12 Validity — New Formulation Six aspects or views of Construct Validity  Content aspect – evidence of content relevance, representativeness, and technical quality  Substantive aspect – theoretical rationales for consistency in test responses, including process models, along with evidence that the processes are actually used in the assessment tasks  Structural aspect – judges the fidelity of scoring to the actual structure of the construct domain  Generalizability aspect – the extent to which score properties and interpretations generalize to related populations, settings, and tasks  External aspect – includes converging and discriminating evidence from multitrait-multimethod comparisons as well as proof of relevance and utility.  Consequential aspect – shows the values of score interpretation as a basis for action and the actual and potential consequences of test use, especially in regard to invalidity related to bias, fairness, and distributive justice

13 Validity — New Formulation Six aspects or views of Construct Validity  Content aspect – evidence of content relevance, representativeness, and technical quality  Substantive aspect – theoretical rationales for consistency in test responses, including process models, along with evidence that the processes are actually used in the assessment tasks  Structural aspect – judges the fidelity of scoring to the actual structure of the construct domain  Generalizability aspect – the extent to which score properties and interpretations generalize to related populations, settings, and tasks  External aspect – includes converging and discriminating evidence from multitrait-multimethod comparisons as well as proof of relevance and utility.  Consequential aspect – shows the values of score interpretation as a basis for action and the actual and potential consequences of test use, especially in regard to invalidity related to bias, fairness, and distributive justice

14 Validity — New Formulation Six aspects or views of Construct Validity  Content aspect – evidence of content relevance, representativeness, and technical quality  Substantive aspect – theoretical rationales for consistency in test responses, including process models, along with evidence that the processes are actually used in the assessment tasks  Structural aspect – judges the fidelity of scoring to the actual structure of the construct domain  Generalizability aspect – the extent to which score properties and interpretations generalize to related populations, settings, and tasks  External aspect – includes converging and discriminating evidence from multitrait-multimethod comparisons as well as proof of relevance and utility.  Consequential aspect – shows the values of score interpretation as a basis for action and the actual and potential consequences of test use, especially in regard to invalidity related to bias, fairness, and distributive justice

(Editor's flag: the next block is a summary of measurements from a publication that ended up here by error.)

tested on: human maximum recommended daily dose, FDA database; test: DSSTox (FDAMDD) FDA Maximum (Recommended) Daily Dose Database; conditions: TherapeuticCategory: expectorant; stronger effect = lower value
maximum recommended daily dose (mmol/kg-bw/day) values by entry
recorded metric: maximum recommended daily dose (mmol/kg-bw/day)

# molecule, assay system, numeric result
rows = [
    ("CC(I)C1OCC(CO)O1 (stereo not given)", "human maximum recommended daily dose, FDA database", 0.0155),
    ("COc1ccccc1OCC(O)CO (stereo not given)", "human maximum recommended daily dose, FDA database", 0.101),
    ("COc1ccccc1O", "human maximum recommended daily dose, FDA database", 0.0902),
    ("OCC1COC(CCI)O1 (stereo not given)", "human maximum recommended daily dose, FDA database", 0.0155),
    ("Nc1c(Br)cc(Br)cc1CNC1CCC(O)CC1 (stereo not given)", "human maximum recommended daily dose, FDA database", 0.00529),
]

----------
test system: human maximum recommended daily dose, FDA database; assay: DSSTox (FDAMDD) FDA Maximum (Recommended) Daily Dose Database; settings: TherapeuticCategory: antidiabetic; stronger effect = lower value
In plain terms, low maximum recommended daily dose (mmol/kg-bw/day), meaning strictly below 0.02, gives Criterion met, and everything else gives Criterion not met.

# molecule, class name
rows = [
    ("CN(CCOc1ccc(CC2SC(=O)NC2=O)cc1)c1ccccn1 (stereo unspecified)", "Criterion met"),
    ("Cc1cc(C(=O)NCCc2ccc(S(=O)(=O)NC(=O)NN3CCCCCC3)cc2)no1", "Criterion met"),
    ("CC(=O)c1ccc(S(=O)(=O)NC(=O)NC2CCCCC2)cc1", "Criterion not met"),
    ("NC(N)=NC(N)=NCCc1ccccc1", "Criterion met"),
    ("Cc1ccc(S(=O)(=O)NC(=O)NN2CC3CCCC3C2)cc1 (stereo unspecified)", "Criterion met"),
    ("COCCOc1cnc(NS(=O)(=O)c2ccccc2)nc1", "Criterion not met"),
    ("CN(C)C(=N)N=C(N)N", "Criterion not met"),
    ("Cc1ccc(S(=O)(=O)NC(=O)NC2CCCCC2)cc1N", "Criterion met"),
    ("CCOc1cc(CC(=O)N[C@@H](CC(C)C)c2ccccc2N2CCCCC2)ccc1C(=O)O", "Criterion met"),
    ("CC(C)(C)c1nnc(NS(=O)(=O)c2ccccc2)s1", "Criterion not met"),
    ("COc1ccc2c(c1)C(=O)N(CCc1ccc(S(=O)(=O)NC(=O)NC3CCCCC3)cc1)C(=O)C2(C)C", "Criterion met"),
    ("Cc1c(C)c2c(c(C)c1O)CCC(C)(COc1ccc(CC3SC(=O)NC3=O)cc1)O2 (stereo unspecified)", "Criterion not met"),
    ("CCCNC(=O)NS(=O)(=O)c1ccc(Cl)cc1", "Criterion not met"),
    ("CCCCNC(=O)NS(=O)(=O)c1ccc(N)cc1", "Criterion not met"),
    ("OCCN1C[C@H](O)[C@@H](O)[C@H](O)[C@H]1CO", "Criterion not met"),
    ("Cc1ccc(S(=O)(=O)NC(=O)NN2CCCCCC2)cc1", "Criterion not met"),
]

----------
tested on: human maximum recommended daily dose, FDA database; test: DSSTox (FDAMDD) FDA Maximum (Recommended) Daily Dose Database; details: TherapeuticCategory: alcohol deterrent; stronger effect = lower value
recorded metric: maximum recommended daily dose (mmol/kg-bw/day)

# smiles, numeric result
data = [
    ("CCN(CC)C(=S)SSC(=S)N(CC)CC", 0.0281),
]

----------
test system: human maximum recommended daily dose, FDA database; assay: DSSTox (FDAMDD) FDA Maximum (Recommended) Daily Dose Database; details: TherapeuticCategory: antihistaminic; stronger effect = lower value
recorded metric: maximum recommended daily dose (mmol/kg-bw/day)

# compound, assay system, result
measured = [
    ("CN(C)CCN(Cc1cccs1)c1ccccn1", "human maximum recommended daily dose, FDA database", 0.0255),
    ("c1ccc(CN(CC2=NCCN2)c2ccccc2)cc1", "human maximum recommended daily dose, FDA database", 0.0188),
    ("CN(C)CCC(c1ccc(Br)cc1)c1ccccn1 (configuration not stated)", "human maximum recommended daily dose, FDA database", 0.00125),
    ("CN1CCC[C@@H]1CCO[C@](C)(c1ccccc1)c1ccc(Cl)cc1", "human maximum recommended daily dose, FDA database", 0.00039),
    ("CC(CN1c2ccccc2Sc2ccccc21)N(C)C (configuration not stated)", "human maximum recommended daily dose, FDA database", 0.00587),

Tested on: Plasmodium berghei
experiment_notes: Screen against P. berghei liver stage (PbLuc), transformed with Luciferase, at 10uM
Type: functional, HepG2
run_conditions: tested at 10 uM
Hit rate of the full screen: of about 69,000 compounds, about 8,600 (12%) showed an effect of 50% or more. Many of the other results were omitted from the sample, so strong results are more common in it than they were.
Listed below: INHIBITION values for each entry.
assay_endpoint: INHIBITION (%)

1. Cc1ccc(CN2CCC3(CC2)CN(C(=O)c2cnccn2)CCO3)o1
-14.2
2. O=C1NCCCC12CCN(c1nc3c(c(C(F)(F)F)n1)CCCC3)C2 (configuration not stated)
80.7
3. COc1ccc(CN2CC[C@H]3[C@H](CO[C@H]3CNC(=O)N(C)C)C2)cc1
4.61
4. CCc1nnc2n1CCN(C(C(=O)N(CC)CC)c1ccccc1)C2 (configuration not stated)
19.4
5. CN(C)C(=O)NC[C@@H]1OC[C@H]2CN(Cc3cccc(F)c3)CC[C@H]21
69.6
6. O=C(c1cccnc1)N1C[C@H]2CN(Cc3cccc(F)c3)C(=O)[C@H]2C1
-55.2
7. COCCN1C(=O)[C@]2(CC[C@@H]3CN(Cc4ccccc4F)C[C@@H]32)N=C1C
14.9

15 Validity — New Formulation Six aspects or views of Construct Validity  Content aspect – evidence of content relevance, representativeness, and technical quality  Substantive aspect – theoretical rationales for consistency in test responses, including process models, along with evidence that the processes are actually used in the assessment tasks  Structural aspect – judges the fidelity of scoring to the actual structure of the construct domain  Generalizability aspect – the extent to which score properties and interpretations generalize to related populations, settings, and tasks  External aspect – includes converging and discriminating evidence from multitrait-multimethod comparisons as well as proof of relevance and utility.  Consequential aspect – shows the values of score interpretation as a basis for action and the actual and potential consequences of test use, especially in regard to invalidity related to bias, fairness, and distributive justice